Law Office of Robert A. Miller
Serving Oregon Medical Malpractice And Car Accident Clients Statewide
541-359-4331

Oregon Medical Malpractice Law Blog

How harmful is umbilical cord compression?

During your pregnancy, the umbilical cord is a literal lifeline between you and your unborn baby, delivering oxygen and nutrients to the baby. When the cord is compromised for longer than a few moments, your baby’s health and safety may be at risk. However, mild umbilical cord compression can be a normal part of most pregnancies. You and other Oregon mothers-to-be may want to educate yourselves on when cord compression is not a cause for concern, and when it can become a complication.

The American Pregnancy Association states that mild umbilical cord compression occurs in about one in 10 deliveries in the United States, and it may happen at some points during pregnancy, as well. While your baby moves around in utero, especially in the last trimester, the cord might be temporarily compressed in the tight space. This can also happen during labor contractions, and is a reason monitors are used to keep track of the baby’s heart rate. Usually, cord compression lasts no more than a few seconds and doesn’t cause harm to the unborn child.

Research finds new diseases linked to Agent Orange exposure

The list of presumptive diseases linked to Agent Orange exposure may soon contain additions if researchers have their way.

Department of Veterans Affairs benefits for Vietnam veterans are the focus of adding diseases such as hypertension to the list.

Maternal deaths a problem in the U.S.

Pregnant women in Oregon and their family members should be able to focus on the joy and excitement of the new life that is on its way into the world. However, the reality remains that pregnancy and childbirth are medical conditions and events and during these things, problems can arise. Unfortunately, it seems that the number of these problems happening across the United States that put mothers at risk of dying is growing.

According to NPR, the number of women who have died during or after giving birth to their babies in the U.S. has increased in the last 18 years. Furthermore, among all developing nations, no country has a rate of maternal deaths higher than America. These facts are and should be horrifying to expectant parents.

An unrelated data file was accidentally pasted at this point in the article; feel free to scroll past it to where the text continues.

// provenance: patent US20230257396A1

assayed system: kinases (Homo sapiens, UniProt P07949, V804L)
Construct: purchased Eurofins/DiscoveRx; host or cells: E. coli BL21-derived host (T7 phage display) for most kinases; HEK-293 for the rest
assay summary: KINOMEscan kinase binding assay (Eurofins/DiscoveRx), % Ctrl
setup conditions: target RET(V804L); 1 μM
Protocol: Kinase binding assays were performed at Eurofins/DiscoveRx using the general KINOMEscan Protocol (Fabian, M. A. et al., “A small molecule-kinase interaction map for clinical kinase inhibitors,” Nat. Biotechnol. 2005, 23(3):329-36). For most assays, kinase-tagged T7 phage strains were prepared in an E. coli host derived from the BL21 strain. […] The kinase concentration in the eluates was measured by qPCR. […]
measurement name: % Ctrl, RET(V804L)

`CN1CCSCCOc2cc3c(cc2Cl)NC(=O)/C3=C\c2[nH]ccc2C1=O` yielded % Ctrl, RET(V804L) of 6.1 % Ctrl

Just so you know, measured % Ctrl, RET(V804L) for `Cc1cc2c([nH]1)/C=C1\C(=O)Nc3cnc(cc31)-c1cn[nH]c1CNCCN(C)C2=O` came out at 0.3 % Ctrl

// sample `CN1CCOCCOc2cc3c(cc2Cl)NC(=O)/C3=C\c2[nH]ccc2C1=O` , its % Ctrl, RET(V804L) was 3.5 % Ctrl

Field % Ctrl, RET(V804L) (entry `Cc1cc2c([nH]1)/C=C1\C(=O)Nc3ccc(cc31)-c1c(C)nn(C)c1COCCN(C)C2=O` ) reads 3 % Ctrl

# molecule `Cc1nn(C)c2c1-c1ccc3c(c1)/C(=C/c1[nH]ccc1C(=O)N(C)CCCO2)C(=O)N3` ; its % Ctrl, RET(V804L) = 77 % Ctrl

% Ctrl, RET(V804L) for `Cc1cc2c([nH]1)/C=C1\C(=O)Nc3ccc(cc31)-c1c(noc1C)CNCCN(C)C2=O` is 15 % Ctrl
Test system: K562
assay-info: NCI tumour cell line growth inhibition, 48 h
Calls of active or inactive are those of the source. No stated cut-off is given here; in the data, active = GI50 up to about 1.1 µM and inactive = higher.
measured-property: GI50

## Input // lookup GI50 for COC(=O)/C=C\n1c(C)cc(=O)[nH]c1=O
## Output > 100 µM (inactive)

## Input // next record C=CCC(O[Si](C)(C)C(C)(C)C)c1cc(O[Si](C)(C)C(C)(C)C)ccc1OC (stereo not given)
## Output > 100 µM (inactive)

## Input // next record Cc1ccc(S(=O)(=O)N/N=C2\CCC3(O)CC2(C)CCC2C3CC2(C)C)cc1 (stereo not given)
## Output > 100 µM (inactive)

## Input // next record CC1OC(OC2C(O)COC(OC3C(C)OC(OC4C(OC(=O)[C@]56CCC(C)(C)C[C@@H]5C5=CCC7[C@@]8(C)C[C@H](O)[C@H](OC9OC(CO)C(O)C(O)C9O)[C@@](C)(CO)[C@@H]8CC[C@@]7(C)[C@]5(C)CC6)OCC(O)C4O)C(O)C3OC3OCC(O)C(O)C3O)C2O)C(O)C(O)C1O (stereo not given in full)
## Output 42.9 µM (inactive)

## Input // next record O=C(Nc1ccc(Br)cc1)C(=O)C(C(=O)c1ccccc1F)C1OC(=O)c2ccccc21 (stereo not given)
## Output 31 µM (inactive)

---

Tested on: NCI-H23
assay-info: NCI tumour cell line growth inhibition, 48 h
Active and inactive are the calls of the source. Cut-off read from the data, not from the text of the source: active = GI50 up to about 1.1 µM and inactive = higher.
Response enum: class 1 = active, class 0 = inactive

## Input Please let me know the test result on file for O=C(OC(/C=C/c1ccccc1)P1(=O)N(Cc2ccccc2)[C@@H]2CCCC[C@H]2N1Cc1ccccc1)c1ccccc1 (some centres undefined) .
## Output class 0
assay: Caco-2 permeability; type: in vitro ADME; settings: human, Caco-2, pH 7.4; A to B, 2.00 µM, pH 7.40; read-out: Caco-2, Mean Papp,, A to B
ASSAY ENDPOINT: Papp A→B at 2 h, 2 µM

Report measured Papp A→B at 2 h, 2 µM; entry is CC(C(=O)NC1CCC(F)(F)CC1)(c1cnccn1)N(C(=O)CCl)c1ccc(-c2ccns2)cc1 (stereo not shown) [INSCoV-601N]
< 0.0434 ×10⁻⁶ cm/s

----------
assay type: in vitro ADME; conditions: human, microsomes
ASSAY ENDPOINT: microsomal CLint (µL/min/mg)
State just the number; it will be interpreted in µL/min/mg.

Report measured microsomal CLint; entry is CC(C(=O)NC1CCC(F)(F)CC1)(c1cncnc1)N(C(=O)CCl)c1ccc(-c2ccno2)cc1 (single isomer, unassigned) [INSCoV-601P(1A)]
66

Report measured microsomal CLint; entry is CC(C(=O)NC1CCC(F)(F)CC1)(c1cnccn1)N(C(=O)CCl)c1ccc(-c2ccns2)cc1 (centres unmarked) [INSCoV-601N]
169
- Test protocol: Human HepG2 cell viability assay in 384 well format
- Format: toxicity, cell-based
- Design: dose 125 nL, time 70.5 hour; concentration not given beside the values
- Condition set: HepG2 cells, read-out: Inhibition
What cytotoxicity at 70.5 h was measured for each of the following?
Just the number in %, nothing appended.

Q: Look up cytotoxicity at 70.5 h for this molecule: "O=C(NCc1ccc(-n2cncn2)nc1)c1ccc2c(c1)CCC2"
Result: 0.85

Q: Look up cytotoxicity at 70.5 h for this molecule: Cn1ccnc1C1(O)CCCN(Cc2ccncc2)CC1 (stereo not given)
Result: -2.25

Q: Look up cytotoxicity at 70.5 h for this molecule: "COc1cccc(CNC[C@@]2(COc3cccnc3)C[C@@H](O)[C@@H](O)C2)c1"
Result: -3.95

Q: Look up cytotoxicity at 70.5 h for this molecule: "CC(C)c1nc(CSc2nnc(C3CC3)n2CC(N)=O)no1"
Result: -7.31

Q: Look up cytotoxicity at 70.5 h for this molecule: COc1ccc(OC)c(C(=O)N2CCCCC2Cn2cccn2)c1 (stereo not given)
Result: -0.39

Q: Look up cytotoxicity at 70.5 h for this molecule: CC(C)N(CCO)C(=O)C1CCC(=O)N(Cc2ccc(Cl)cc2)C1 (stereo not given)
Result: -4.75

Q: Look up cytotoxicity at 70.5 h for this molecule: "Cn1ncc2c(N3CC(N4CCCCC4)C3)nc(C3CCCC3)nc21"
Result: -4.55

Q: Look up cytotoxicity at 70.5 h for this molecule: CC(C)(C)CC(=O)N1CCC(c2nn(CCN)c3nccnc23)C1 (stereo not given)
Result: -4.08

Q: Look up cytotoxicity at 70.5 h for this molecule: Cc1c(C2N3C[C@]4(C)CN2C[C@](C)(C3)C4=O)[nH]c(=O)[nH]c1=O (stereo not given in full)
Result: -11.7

Risks and hazards associated with forceps deliveries

When you get ready to give birth in an Oregon hospital, your ultimate goal is probably to leave the facility with a healthy, injury-free baby, but the birthing process is not always a smooth one. For some parents and their children, in fact, it can prove downright harrowing. Forceps deliveries, for example, which physicians sometimes deem necessary when the birthing process is not proceeding as anticipated, have the potential to cause injuries to mother and child, and in some cases, those injuries can prove quite serious. At the Law Office of Robert A. Miller, we recognize that forceps deliveries involve certain risks, and we have helped many people who experienced hardship in the wake of a forceps delivery pursue appropriate recourse.

According to the Mayo Clinic, your doctor may recommend a forceps delivery during the birth process if you have certain health conditions, such as heart issues or high blood pressure, that make normal pushing highly dangerous. He or she may also recommend this type of delivery if your labor fails to progress as it should, or if your baby appears to be in distress during the traditional birthing process.

Does your breast cancer diagnosis require a second opinion?

You may have had your yearly mammogram, expecting everything to be fine. Then you get a call to come back in for further tests.

This could either be because of a false-positive result or something of greater concern to the radiologist. You are open to further testing, and you only hope that the ultimate diagnosis, whatever it is, will be correct.

Understanding birth injury medical malpractice claims